In 2023, more than £168 million of funding will be available through a variety of grants. This year’s Farming Equipment and Technology grant for various pieces of equipment designed to save time, improve efficiencies and productivity ended on 4th April 2023 but more grants will be coming available throughout this year, including: cattle housing, infrastructure projects, technology and innovation trials. It is worth subscribing to updates relating to the latest grants and funding (search online for Defra ‘Funding for farmers and land managers’).
Funded support and advice – Future Farming Resilience Fund (FFRF)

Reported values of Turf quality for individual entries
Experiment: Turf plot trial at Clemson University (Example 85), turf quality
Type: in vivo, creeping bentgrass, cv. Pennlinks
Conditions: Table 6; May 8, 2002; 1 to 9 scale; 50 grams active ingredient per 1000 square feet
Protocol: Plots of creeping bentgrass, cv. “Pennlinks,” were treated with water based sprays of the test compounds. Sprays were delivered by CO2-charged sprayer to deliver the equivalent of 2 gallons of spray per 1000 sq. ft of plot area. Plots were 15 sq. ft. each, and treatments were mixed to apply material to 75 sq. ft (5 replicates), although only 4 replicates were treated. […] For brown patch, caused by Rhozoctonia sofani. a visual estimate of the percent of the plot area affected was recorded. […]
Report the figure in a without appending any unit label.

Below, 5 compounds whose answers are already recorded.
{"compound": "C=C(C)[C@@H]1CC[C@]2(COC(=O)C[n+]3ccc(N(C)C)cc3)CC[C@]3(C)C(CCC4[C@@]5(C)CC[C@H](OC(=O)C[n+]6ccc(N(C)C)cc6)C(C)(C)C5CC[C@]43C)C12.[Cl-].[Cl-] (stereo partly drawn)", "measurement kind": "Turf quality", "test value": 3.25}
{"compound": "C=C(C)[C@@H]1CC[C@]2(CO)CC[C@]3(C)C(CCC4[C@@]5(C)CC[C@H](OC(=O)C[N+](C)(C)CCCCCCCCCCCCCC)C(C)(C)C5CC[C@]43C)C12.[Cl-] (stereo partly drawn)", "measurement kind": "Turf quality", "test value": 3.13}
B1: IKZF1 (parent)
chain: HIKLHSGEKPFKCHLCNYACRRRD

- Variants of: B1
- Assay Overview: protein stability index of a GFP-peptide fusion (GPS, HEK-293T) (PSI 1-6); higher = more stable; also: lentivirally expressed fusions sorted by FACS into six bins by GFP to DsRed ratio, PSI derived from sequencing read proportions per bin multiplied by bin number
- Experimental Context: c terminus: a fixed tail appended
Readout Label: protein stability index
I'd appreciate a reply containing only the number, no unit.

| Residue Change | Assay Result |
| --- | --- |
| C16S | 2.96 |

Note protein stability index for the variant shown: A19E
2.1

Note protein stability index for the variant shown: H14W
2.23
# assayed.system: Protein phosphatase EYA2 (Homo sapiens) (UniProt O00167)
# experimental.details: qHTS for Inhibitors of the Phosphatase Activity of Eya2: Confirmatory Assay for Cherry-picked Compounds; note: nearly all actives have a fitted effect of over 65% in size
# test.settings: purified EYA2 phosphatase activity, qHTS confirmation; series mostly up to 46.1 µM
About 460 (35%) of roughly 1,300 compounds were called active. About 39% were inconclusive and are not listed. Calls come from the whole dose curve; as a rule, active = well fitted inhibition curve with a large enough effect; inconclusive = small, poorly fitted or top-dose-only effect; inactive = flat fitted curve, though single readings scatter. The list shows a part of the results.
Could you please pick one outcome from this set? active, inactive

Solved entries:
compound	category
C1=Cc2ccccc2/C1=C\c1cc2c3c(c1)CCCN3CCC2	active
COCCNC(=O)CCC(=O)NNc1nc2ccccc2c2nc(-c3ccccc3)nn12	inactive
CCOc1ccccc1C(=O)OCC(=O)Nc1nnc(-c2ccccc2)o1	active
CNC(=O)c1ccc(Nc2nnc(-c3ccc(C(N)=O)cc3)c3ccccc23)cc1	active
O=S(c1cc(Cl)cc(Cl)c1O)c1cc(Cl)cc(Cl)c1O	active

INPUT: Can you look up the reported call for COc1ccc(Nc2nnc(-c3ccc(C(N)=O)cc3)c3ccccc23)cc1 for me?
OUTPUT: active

Defra has set aside money in the form of the FFRF to ensure that farmers can get access to the support needed to make the most of the new grants and on-going payments replacing the BPS. The support is also intended to allow farmers to assess, adapt and improve their farming systems and business models. Any farmer or land manager with an SBI number receiving BPS payments is eligible for the support. Register for support even if you took part in the interim phase last year, or if you have applied for the exit scheme.
NIAB has teamed up with farm business consultants AKC Agriculture and Savills, to provide broad technicaland management support to farmbusinesses within FFRF support. It covers all areas of farm business management across all sectors of agriculture and land management. So far, we have had many farm businesses sign up to receive free advice and are on track to supporting 1,000 farm businesses by the end of 2023.
This article first appeared in NIAB Landmark Issue 52 Spring 2023. If you would like to read the original or other articles in this edition click here >>